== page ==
Redpill DSM 7 - Virtual SCSI Disks on ESXi (mptsas & vmw_pvscsi) Unstable in Storage Manager


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Now that Redpill loaders for DSM 7 can be reliably created (thanks to many recent contributions from @haydibe, @pocopico, others, and of course @ThorGroup's original code which was very well organized for others to understand), I am trying to focus down on some stability bugs for typical use cases, namely related to running Redpill DSM 7 on ESXi based virtual machines.

 

I'm experiencing an issue where using SCSI based virtual disks (with virtual LSI SAS or Vmware PVSCSI controllers) isn't working properly within DSM, and first off I am curious if anyone else experiences the same symptoms or if it's just me.

 

If I use mptsas or vmw_pvscsi extensions with Redpill, these virtual SCSI disks successfully show up in DSM, and can even be used to install DSM onto instead of SATA data disks. But, even though DSM install goes fine on them, and DSM runs fine, they are highly unstable when it comes to creating a storage pool in DSM on them. This seems to relate to SMART data not being reliably shimmed for these SCSI virtual disks. i.e. Fake SMART data (per TTG SMART shim in Redpill-LKM sometimes shows up, sometimes doesn't, when it does show up, it often causes disks to flip around positions in storage manager, flips the name of the disk back and forth between "Vmware Virtual Disk" and "null Virtual Disk", etc.

 

Most of the time, those issues cause the disk to not report a health status at all or causes an unhealthy status, which of course prevents the disk from being used to create a storage pool in DSM 7. To note, if I add virtual SATA disks to the VM, they show up reliably in Storage Manager, and remain stable and fully usable with no issues. Also, the SCSI virtual disks don't seem to be disconnecting or exhibiting issues at the system level, just in Storage Manager/with health status in DSM itself. This is why DSM can be installed and run off these SCSI disks, but further use of them in DSM is not possible.

 

That being said, I know others have successfully used mptsas (and mpt2sas/mpt3sas or even the built in DSM SCSI driver) extensions to used physical pass-through disks with DSM. I am guessing this works, because real SMART data gets passed through too, and DSM sees this and works with those disks correctly. That further leads me to believe the following (again, assuming others are able to test the above and get the same result):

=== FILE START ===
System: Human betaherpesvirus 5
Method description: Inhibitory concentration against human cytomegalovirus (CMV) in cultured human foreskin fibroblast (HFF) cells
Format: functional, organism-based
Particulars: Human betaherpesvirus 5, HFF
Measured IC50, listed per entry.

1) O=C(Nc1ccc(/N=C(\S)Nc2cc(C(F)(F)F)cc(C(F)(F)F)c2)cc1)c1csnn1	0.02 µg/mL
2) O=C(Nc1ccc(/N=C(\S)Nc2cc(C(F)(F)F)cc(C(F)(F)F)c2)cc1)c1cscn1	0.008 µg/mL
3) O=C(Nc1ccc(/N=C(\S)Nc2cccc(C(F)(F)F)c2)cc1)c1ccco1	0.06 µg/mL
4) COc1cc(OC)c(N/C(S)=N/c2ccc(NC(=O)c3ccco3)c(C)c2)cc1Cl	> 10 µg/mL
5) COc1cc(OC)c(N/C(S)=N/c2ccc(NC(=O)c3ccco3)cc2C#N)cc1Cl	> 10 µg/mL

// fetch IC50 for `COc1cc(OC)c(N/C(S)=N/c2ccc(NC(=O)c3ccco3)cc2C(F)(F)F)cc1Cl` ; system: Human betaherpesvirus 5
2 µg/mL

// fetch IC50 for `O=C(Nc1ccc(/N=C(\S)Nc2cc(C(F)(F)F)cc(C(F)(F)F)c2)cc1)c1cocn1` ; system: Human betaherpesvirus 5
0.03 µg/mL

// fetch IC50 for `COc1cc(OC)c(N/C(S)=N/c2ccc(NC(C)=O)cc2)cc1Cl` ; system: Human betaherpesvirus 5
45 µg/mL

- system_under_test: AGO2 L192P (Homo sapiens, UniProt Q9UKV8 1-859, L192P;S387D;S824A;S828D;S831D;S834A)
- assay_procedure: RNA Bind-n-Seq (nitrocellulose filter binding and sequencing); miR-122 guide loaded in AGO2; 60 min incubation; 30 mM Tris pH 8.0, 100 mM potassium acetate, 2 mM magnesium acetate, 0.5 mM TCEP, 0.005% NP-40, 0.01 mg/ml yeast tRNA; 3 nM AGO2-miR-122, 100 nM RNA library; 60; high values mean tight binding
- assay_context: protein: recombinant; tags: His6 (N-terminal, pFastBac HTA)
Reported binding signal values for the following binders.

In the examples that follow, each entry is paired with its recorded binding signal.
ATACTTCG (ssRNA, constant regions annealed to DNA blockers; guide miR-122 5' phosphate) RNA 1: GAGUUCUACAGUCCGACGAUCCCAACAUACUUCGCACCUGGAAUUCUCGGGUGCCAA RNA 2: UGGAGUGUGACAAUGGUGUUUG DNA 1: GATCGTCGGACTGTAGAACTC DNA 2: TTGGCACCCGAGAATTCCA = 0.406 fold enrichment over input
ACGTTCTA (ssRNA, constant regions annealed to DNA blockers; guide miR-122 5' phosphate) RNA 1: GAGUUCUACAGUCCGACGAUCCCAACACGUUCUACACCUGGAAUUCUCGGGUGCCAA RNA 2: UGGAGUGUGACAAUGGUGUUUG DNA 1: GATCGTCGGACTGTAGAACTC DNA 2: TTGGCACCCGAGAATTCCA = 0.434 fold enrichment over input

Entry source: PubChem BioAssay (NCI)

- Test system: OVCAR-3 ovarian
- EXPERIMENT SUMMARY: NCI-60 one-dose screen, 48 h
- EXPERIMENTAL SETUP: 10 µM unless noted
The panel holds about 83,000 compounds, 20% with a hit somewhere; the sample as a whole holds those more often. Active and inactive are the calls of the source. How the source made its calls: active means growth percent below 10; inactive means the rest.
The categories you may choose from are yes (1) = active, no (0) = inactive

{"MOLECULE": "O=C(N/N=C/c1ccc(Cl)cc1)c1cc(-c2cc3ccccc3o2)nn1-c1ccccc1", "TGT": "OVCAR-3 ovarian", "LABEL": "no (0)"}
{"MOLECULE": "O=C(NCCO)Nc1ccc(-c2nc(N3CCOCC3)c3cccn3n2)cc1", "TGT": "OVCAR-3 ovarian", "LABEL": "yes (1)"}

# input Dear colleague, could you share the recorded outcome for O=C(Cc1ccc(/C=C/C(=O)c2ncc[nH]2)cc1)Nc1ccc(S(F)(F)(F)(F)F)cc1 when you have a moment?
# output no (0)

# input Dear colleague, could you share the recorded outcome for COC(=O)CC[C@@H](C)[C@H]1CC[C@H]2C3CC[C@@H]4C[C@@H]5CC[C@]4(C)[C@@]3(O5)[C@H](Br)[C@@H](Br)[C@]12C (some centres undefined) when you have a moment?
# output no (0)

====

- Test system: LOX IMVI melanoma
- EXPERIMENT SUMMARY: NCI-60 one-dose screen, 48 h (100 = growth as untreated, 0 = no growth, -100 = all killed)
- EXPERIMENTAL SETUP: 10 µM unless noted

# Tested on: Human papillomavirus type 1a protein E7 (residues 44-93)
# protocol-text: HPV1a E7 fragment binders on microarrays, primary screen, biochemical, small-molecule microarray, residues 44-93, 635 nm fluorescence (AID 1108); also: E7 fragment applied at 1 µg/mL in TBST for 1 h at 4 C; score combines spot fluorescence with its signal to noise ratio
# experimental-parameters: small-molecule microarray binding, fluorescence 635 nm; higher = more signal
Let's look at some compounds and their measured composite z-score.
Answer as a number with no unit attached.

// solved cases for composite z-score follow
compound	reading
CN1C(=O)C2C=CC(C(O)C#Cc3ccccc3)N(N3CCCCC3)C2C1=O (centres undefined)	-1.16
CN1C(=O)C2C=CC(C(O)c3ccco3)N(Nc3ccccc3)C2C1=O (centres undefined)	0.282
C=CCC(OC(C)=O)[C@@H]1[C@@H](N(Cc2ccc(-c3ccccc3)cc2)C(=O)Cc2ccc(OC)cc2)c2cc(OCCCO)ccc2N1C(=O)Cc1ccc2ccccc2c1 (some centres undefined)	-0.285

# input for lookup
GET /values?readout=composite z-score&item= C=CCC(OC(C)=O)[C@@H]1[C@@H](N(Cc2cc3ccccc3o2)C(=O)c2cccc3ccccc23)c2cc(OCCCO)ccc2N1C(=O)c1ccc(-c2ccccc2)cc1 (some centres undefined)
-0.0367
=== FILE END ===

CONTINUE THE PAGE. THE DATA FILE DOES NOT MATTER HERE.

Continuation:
I believe the issue is with the SMART Shim in Redpill-LKM and/or the SAS > SATA Shim code TTG included on their latest commit to the lkm repo. From what I have been able to tell,

these shims work through playing with "sd.c" the syno-modified SCSI driver. I'm wondering if the issue is the fact that for the above scenario, other drivers are being used and the shim isn't properly touching those of course.

 

Again, I am first curious though if this issue is widespread or if others are able to get virtual SCSI disks on ESXi to work reliably in their configuration. I don't believe comparing or testing with Proxmox helps here because I think I remember TTG saying Proxmox emulates some SMART data to begin with and you can use VirtIO on Proxmox anyway which redpill is designed to work properly with out of the box. Although, if others DO having fully reliable SCSI virtual disks in DSM on Proxmox, this does further support the issue is likely with the shims not interacting with mptsas and vmw_pvscsi properly.

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I guess I should point out that "real" SCSI devices (as opposed to SAS) don't have SMART.

 

While SCSI disks were functional in 1.02b/DSM 6.1.x, the install FAQs since 6.x was released have always advised virtual SATA devices.  With 1.03b/1.04b and 6.2.x, virtual SCSI (and probably physical SCSI too) stopped working reliably. Some of my own analysis back in the early days of 6.2.x is here which may be informative and correlate to the experience you are currently having.